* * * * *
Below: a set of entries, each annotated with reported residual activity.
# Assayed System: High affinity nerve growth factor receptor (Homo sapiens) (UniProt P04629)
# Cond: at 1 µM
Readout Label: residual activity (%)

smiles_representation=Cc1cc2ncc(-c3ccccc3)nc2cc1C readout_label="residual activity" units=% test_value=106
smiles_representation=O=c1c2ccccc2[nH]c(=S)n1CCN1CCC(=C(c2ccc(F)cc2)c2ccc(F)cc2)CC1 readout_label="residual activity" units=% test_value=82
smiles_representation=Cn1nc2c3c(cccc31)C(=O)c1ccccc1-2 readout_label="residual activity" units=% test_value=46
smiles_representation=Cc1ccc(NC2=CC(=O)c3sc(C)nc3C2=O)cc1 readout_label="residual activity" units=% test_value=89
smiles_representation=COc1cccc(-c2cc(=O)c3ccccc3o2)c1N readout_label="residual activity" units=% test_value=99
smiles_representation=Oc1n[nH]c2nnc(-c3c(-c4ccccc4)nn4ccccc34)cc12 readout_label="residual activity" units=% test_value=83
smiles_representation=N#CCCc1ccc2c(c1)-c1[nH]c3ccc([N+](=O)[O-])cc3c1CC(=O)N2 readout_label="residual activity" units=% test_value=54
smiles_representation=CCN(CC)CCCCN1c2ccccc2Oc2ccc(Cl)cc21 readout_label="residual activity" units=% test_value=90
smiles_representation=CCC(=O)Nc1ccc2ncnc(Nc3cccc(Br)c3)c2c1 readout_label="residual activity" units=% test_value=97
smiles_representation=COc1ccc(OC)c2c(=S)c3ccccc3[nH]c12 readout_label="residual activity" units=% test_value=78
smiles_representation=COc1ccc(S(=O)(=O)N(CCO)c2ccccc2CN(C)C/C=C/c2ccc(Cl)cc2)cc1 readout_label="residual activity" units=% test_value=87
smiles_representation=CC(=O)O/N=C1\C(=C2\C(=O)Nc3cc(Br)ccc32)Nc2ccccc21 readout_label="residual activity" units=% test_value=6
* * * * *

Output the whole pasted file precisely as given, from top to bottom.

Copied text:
Below: a set of entries, each annotated with reported residual activity.
# Assayed System: High affinity nerve growth factor receptor (Homo sapiens) (UniProt P04629)
# Cond: at 1 µM
Readout Label: residual activity (%)

smiles_representation=Cc1cc2ncc(-c3ccccc3)nc2cc1C readout_label="residual activity" units=% test_value=106
smiles_representation=O=c1c2ccccc2[nH]c(=S)n1CCN1CCC(=C(c2ccc(F)cc2)c2ccc(F)cc2)CC1 readout_label="residual activity" units=% test_value=82
smiles_representation=Cn1nc2c3c(cccc31)C(=O)c1ccccc1-2 readout_label="residual activity" units=% test_value=46
smiles_representation=Cc1ccc(NC2=CC(=O)c3sc(C)nc3C2=O)cc1 readout_label="residual activity" units=% test_value=89
smiles_representation=COc1cccc(-c2cc(=O)c3ccccc3o2)c1N readout_label="residual activity" units=% test_value=99
smiles_representation=Oc1n[nH]c2nnc(-c3c(-c4ccccc4)nn4ccccc34)cc12 readout_label="residual activity" units=% test_value=83
smiles_representation=N#CCCc1ccc2c(c1)-c1[nH]c3ccc([N+](=O)[O-])cc3c1CC(=O)N2 readout_label="residual activity" units=% test_value=54
smiles_representation=CCN(CC)CCCCN1c2ccccc2Oc2ccc(Cl)cc21 readout_label="residual activity" units=% test_value=90
smiles_representation=CCC(=O)Nc1ccc2ncnc(Nc3cccc(Br)c3)c2c1 readout_label="residual activity" units=% test_value=97
smiles_representation=COc1ccc(OC)c2c(=S)c3ccccc3[nH]c12 readout_label="residual activity" units=% test_value=78
smiles_representation=COc1ccc(S(=O)(=O)N(CCO)c2ccccc2CN(C)C/C=C/c2ccc(Cl)cc2)cc1 readout_label="residual activity" units=% test_value=87
smiles_representation=CC(=O)O/N=C1\C(=C2\C(=O)Nc3cc(Br)ccc32)Nc2ccccc21 readout_label="residual activity" units=% test_value=6